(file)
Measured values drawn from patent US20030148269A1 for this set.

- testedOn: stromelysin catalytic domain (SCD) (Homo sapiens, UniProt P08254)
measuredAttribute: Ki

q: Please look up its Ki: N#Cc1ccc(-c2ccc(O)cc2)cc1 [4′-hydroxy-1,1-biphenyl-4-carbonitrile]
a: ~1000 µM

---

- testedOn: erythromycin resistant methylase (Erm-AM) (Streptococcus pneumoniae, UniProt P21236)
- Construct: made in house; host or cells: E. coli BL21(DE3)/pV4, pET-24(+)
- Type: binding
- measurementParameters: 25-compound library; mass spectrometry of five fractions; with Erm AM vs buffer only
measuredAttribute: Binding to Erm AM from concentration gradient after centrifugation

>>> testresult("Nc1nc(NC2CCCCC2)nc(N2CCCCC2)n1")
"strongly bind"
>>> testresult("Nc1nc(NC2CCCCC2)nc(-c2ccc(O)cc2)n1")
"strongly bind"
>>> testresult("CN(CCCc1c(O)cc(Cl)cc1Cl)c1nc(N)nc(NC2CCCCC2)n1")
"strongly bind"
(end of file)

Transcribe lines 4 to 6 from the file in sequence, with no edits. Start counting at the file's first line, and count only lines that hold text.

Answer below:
q: Please look up its Ki: N#Cc1ccc(-c2ccc(O)cc2)cc1 [4′-hydroxy-1,1-biphenyl-4-carbonitrile]
a: ~1000 µM

---